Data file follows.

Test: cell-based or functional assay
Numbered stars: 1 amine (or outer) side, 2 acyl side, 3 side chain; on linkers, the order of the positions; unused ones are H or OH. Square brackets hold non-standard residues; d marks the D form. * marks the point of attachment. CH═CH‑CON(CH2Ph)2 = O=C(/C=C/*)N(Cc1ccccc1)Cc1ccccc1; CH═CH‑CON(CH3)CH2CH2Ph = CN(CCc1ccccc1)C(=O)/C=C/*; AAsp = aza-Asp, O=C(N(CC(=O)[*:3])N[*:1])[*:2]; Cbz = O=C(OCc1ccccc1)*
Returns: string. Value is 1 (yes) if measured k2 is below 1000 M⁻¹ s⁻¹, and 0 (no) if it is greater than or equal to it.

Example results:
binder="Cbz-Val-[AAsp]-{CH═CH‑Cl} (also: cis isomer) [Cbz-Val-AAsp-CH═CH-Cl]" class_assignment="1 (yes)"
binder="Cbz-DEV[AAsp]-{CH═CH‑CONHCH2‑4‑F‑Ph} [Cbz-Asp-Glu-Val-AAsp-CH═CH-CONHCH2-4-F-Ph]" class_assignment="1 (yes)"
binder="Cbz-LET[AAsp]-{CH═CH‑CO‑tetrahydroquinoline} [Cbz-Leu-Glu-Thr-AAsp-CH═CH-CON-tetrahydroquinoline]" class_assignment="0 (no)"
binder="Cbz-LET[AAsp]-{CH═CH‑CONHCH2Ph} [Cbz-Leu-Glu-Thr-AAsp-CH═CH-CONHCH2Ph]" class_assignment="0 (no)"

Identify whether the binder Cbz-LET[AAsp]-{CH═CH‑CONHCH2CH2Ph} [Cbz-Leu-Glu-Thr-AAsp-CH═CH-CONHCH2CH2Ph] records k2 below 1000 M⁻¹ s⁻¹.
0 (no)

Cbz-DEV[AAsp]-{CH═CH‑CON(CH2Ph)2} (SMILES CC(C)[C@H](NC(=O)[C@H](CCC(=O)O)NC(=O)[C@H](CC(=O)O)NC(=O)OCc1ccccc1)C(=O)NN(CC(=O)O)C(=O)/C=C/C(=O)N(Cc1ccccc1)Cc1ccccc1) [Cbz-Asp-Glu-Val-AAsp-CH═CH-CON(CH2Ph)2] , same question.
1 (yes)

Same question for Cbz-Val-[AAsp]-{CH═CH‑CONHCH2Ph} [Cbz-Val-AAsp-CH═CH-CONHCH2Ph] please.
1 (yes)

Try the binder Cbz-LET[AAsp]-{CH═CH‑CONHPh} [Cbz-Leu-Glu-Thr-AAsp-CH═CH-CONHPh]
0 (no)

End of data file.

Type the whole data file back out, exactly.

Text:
Test: cell-based or functional assay
Numbered stars: 1 amine (or outer) side, 2 acyl side, 3 side chain; on linkers, the order of the positions; unused ones are H or OH. Square brackets hold non-standard residues; d marks the D form. * marks the point of attachment. CH═CH‑CON(CH2Ph)2 = O=C(/C=C/*)N(Cc1ccccc1)Cc1ccccc1; CH═CH‑CON(CH3)CH2CH2Ph = CN(CCc1ccccc1)C(=O)/C=C/*; AAsp = aza-Asp, O=C(N(CC(=O)[*:3])N[*:1])[*:2]; Cbz = O=C(OCc1ccccc1)*
Returns: string. Value is 1 (yes) if measured k2 is below 1000 M⁻¹ s⁻¹, and 0 (no) if it is greater than or equal to it.

Example results:
binder="Cbz-Val-[AAsp]-{CH═CH‑Cl} (also: cis isomer) [Cbz-Val-AAsp-CH═CH-Cl]" class_assignment="1 (yes)"
binder="Cbz-DEV[AAsp]-{CH═CH‑CONHCH2‑4‑F‑Ph} [Cbz-Asp-Glu-Val-AAsp-CH═CH-CONHCH2-4-F-Ph]" class_assignment="1 (yes)"
binder="Cbz-LET[AAsp]-{CH═CH‑CO‑tetrahydroquinoline} [Cbz-Leu-Glu-Thr-AAsp-CH═CH-CON-tetrahydroquinoline]" class_assignment="0 (no)"
binder="Cbz-LET[AAsp]-{CH═CH‑CONHCH2Ph} [Cbz-Leu-Glu-Thr-AAsp-CH═CH-CONHCH2Ph]" class_assignment="0 (no)"

Identify whether the binder Cbz-LET[AAsp]-{CH═CH‑CONHCH2CH2Ph} [Cbz-Leu-Glu-Thr-AAsp-CH═CH-CONHCH2CH2Ph] records k2 below 1000 M⁻¹ s⁻¹.
0 (no)

Cbz-DEV[AAsp]-{CH═CH‑CON(CH2Ph)2} (SMILES CC(C)[C@H](NC(=O)[C@H](CCC(=O)O)NC(=O)[C@H](CC(=O)O)NC(=O)OCc1ccccc1)C(=O)NN(CC(=O)O)C(=O)/C=C/C(=O)N(Cc1ccccc1)Cc1ccccc1) [Cbz-Asp-Glu-Val-AAsp-CH═CH-CON(CH2Ph)2] , same question.
1 (yes)

Same question for Cbz-Val-[AAsp]-{CH═CH‑CONHCH2Ph} [Cbz-Val-AAsp-CH═CH-CONHCH2Ph] please.
1 (yes)

Try the binder Cbz-LET[AAsp]-{CH═CH‑CONHPh} [Cbz-Leu-Glu-Thr-AAsp-CH═CH-CONHPh]
0 (no)